Ben Bailey is the host of the hit TV show Cash Cab and a longtime stand-up comedian who has performed at all the major festivals including Montreal and Chicago (Just For Laughs), the Edinburgh Fringe Festival, and at clubs and theaters around the world. In 2019, the six-time Daytime Emmy Award®-winning series Cash Cab returned to Bravo after a successful special run on the Discovery Channel in 2017, once again taking unsuspecting passengers on the ride of their life through the streets of New York City. During the 2017 incarnation of the show, passengers were joined by guest celebrities including Matthew Perry, Brooke Shields, Scott Bakula, Gilbert Gottfried, Dave Foley, Jeff Garlin and Susie Essman. Ben has starred in two specials for Comedy Central; his most recent, Road Rage and Accidental Ornithology, is currently streaming on Netflix. He has also hosted several other series including Who’s Still Standing, Best in The Business” and After the Catch, and appeared in numerous other TV shows, from 30 Rock and Parenthood to Law and Order and One life to Live. He can also be heard on his popular podcast Tall But True.
Most of us are sequestered in our homes, doing our part to slow the spread of COVID-19. That includes some of our favorite artists, so we’re asking them to tell us about one thing — a book, a movie, a record, whatever — that’s helping them get through this difficult time.
I’m trying to maintain some kind of routine, which I think is important. Being a comedian, I have a crazy schedule – stuff is up in the air all the time – so this is not a new problem for me. Right now, I’m trying to get some exercise, eat well, be creative, and have a project to work on, even though I don’t have a place to go.
For the past couple months, I’ve been doing a live streaming show called Working from Home, on Wednesdays and Sundays at 8 p.m. Eastern. (The tagline is, “Once a week on Wednesdays and Sundays.”) I started doing it as a way to get by; my whole tour got postponed, so I’m not able to go out and do shows. It might be November before I’m on the road again, so doing the streaming show has been a huge help. For one thing, it adds structure to the week. I’ve got to be ready to do the show on Wednesday, and again on Sunday. And it’s a creative outlet. I get to write between shows and I do a brand new set each time.
There’s some little segments that I do on the show with my girlfriend, who is basically the co-host and producer. The show is an hour and usually about 75 percent of it is me just riffing. (The audience isn’t in the room, so if my set is terrible, I can’t hear them booing!) I’m doing this alone in my basement twice a week, I enjoy it and I actually come up with some pretty good material, which is great. And it’s really what’s keeping me sane through this whole thing.
I’ve been doing stand-up for 25 years now and I’m at a point where I’m so connected to the way I write, so in tune with it, I feel like I can write about almost anything. Every day, I think of weird, random things that don’t really come from me interacting with people. Quarantine has made me realize that I’m pretty reclusive. I have my friends that I hang out with, but I spend a lot of time by myself just looking at stuff from the outside, so to speak.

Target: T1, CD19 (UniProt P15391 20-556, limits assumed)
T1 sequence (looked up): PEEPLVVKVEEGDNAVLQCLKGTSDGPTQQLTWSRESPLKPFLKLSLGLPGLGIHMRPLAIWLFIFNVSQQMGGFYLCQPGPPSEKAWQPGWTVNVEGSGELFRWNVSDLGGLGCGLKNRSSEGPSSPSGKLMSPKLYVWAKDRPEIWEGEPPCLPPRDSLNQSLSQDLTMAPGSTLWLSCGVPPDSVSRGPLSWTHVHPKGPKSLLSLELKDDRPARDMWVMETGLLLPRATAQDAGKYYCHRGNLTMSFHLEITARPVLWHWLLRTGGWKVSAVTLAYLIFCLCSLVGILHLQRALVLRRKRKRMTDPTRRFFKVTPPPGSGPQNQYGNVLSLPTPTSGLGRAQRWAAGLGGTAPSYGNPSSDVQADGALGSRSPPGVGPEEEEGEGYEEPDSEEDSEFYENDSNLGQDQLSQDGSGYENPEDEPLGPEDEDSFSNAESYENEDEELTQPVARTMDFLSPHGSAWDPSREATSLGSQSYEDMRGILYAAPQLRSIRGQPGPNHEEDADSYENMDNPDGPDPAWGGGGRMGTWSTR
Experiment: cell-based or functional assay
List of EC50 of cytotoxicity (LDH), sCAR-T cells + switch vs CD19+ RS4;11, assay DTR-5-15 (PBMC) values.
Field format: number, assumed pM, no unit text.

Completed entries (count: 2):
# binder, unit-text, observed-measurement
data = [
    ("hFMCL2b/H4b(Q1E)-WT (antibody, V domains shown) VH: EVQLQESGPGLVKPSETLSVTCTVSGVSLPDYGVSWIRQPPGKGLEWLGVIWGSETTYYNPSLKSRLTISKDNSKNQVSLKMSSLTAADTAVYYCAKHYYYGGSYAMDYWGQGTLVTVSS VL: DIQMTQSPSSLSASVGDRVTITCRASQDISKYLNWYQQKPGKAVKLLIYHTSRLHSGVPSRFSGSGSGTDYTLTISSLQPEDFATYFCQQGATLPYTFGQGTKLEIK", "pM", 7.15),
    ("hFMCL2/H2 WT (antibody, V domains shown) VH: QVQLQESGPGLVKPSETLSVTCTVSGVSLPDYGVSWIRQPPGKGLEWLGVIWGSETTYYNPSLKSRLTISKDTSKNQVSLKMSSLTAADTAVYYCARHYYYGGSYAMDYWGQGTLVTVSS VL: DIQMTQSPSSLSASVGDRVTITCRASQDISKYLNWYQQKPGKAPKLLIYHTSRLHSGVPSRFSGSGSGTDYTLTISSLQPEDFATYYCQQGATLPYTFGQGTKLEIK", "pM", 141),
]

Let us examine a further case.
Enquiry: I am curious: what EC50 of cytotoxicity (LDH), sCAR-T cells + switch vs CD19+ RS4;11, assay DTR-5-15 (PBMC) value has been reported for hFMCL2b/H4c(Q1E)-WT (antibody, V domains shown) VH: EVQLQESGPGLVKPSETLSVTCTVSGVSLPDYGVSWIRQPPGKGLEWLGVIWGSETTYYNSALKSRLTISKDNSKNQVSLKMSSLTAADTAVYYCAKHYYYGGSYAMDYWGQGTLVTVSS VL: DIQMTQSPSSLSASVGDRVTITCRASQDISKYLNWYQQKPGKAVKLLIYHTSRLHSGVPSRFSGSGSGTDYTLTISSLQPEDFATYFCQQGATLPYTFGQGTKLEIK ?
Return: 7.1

My girlfriend and I have been watching John Oliver’s Last Week Tonight. It’s funny how if you want to get real news, you have to watch a comedy show. He’s been doing his show from home for months, too. It’s always entertaining and very informative, although sometimes it leaves me feeling like, “Oh my God, we are fucked.”
What we usually do is watch Last Week Tonight and then after that we’ll watch something that’s just plain silliness. Laughter is the best medicine, right? Recently, we’ve been watching a British TV show called Blandings, which is like Downton Abbey, except everyone is crazy and an alcoholic. It’s hilarious and is based on a series of novels by P.G. Wodehouse, which I didn’t know about until we stumbled on the show. The lead actor in Blandings is Timothy Spall, who I got to do a scene with in this crazy, awesome Epix show called Perpetual Grace, LTD. I just did one scene with him, but we were sitting around all day together – in New Mexico, out in the middle of nowhere – waiting until it was our scene, which they shot last. He was a really nice guy, very down to earth, and just asked me questions about Cash Cab.
I think the first and most important thing we can do now is take things slow. Watch the numbers, continue to have people get tested and not rush anything. The last thing we want to do is get back to normal too soon, have a resurgence and then everything has to shut down again. It’s gonna feel like it’s taking forever, but that’s definitely the better way to go, in my opinion.
I have to admit, I’ve really enjoyed how quiet it’s been. I live out in the ’burbs near a road that’s usually pretty loud, but I haven’t been able to hear it at all. It made me realize we don’t need to jump in the car and go drive somewhere every 10 minutes, there’s lots of things we actually don’t have to do. I hope we can learn from this. That it’s OK to not do much for a while, that we can just be a person. It feels like everybody’s in a race all the time, but that race has stopped for now. Maybe we can slow things down, and keep things a little slower. I hope we can all be a little more patient and less hurried, less desperate to get to whatever the next thing is. It’s good to be able to just sit on the couch. To be alone with yourself.
Hang in there, everybody.